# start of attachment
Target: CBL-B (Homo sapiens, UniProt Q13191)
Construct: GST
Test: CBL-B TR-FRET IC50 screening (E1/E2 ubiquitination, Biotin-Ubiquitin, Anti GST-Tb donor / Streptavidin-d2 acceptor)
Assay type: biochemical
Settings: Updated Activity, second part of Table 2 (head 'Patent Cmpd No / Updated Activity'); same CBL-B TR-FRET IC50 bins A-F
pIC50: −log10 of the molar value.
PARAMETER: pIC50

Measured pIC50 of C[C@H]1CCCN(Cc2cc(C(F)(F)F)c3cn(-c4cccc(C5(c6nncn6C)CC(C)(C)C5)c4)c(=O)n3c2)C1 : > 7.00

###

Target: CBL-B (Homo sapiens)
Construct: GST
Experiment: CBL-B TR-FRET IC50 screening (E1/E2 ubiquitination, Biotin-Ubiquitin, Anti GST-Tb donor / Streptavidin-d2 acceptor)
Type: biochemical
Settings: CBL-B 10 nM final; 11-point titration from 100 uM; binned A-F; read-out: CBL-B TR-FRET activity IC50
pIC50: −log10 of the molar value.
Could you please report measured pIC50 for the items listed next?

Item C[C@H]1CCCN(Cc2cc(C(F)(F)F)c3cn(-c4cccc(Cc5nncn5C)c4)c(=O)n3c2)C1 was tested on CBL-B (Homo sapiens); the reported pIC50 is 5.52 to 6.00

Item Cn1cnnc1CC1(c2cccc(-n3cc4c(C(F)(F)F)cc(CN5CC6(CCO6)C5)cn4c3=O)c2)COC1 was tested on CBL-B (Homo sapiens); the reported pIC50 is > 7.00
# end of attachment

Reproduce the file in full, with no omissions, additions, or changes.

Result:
Target: CBL-B (Homo sapiens, UniProt Q13191)
Construct: GST
Test: CBL-B TR-FRET IC50 screening (E1/E2 ubiquitination, Biotin-Ubiquitin, Anti GST-Tb donor / Streptavidin-d2 acceptor)
Assay type: biochemical
Settings: Updated Activity, second part of Table 2 (head 'Patent Cmpd No / Updated Activity'); same CBL-B TR-FRET IC50 bins A-F
pIC50: −log10 of the molar value.
PARAMETER: pIC50

Measured pIC50 of C[C@H]1CCCN(Cc2cc(C(F)(F)F)c3cn(-c4cccc(C5(c6nncn6C)CC(C)(C)C5)c4)c(=O)n3c2)C1 : > 7.00

###

Target: CBL-B (Homo sapiens)
Construct: GST
Experiment: CBL-B TR-FRET IC50 screening (E1/E2 ubiquitination, Biotin-Ubiquitin, Anti GST-Tb donor / Streptavidin-d2 acceptor)
Type: biochemical
Settings: CBL-B 10 nM final; 11-point titration from 100 uM; binned A-F; read-out: CBL-B TR-FRET activity IC50
pIC50: −log10 of the molar value.
Could you please report measured pIC50 for the items listed next?

Item C[C@H]1CCCN(Cc2cc(C(F)(F)F)c3cn(-c4cccc(Cc5nncn5C)c4)c(=O)n3c2)C1 was tested on CBL-B (Homo sapiens); the reported pIC50 is 5.52 to 6.00

Item Cn1cnnc1CC1(c2cccc(-n3cc4c(C(F)(F)F)cc(CN5CC6(CCO6)C5)cn4c3=O)c2)COC1 was tested on CBL-B (Homo sapiens); the reported pIC50 is > 7.00